5.05.2009

Is Twitter the soup du jour?

Funniest movie ever. Hands down. But when things are truly funny, truly memorable, it's not because they're dumb.... it's because they're smart.

There's a funny thing happening right now in public relations consulting. We've become the de facto owners of social media outreach for our clients. Which is a good thing. A smart thing.

Not only do PR professionals have the right skill subset for the job (fast typing, caffeine addicted, occasionally snarky, glued to our laptops and iPhones), but the category of "public" relations is actually the appropriate place to house strategies and tactics which engage the public.

The funny thing .... which may or may not be a smart thing, depending on your perspective ... is that social media is on a super-cycle, an accelerated timeline, a bubble of a growth curve. And we all know about bubbles, don't we?

The cornerstone of social media is blogging, aka "reverse chronological participatory web journalism", and it really hasn't changed much since it came on the scene in the late 1990s. The form and the intent has remained almost exactly the same. The only difference is in the players.

As media megabrands, paid authors, celebrities and ...yes ... advertisers have descended into the blogosphere, independent bloggers have gone deeper underground to find a more equitable place, a place where each voice actually counts as one. A place called Twitter.

I love Twitter. I'll admit it. For anyone with a sniff of marketing in their bones, it's a no-brainer. It's fast, it's effective, it's democratic, and Jesus ... who are these people?

Public relations RFPs now come with Twitter requirements as a standard part of the package. They ask for Tweet-strategies, and they beg for quantifiable numbers of the thousands of followers you'll attract .... which is a little like asking two college freshmen how much beer they think they could drink in a million years.

The funny thing about Twitter, though, is that it's the soup du jour. In the last two weeks, I've read about it in the New York Times, heard about it on Howard Stern and our local Vermont WDEV, and been asked about it by my mom.

Yes, Twitter is a natural part of public relations in May of 2009. Yes, it's an essential component of social media outreach this year. But it's only one part.

The truth is that while Twitter might be around as long as blogging, it might also be tracking like the shorter-cycled MySpace. Or it might die as fast as it has grown.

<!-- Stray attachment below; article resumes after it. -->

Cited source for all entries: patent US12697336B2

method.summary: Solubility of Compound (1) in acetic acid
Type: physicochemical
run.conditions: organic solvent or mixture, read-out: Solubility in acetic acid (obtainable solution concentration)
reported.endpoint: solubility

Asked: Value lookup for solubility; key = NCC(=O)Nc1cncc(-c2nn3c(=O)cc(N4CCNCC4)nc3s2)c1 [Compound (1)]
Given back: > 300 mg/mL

Twitter could be gone by next year, by next fall, or even by next month. And if it does go away to the great Compuserve graveyard in the IT department, what will your public relations strategy look like then?

"Mmm, I'll have that."

2 comments:

  1. Twitter as a platform might be ephemeral, but the basis for Twitter's success...storytelling + network effects will be with us forever. It's just the Iliad only with more bandwidth.

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  2. I think most people underestimate Twitter as a publishing platform. It's not necessarily social (read: friends, family, chatty) like Facebook (which of course has other applications too). What it is is an effective news feed, a way to get information out to a varied bunch of people to make it relevant. It also works well for real time conversations (as opposed to more static blog or message board comments). And who knows what other ways it can be used. The initial perception of Twitter was that it was a way to update on every mundane thing you do... that's a waste of its potential. The NY Times had a story about how Twitter only has a 30 percent retention rate (as opposed to 70 for FB). I posit that's because so many of those new users don't really get that Twitter works best as a professional tool, rather than a friends and family fun thing. They think it's going to be Facebook on speed, but it's not. Followers aren't friends.

    A big question, I think is when does social media exhaustion set in? Remember how we all went nuts over email when we first got it? Then it became work. Then we all started blogging? Then it became work. Social media will become (or already is) work too right?

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